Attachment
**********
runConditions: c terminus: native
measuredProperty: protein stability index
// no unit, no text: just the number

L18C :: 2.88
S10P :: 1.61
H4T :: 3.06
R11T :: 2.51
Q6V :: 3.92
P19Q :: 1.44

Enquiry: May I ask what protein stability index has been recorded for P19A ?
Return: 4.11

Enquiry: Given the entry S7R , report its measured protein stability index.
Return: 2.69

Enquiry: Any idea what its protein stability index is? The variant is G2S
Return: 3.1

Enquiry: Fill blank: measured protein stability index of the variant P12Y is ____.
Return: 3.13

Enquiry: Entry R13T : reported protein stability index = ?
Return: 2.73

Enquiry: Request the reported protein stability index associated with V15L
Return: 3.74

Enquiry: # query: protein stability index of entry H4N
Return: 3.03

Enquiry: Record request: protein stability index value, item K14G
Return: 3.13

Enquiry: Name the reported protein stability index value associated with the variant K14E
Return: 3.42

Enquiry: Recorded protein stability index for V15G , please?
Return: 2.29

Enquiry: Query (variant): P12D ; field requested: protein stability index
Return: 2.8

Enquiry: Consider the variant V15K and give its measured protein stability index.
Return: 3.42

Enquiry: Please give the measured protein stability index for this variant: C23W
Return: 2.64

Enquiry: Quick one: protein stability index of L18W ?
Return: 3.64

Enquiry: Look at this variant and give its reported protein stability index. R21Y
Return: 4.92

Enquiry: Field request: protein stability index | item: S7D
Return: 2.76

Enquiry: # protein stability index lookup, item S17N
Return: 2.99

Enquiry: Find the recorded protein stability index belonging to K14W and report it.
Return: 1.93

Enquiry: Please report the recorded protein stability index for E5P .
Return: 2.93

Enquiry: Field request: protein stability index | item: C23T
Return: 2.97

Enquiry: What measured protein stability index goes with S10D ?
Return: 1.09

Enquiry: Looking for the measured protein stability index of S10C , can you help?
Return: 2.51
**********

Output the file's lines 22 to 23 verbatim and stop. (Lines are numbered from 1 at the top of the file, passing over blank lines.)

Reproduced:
Enquiry: # query: protein stability index of entry H4N
Return: 3.03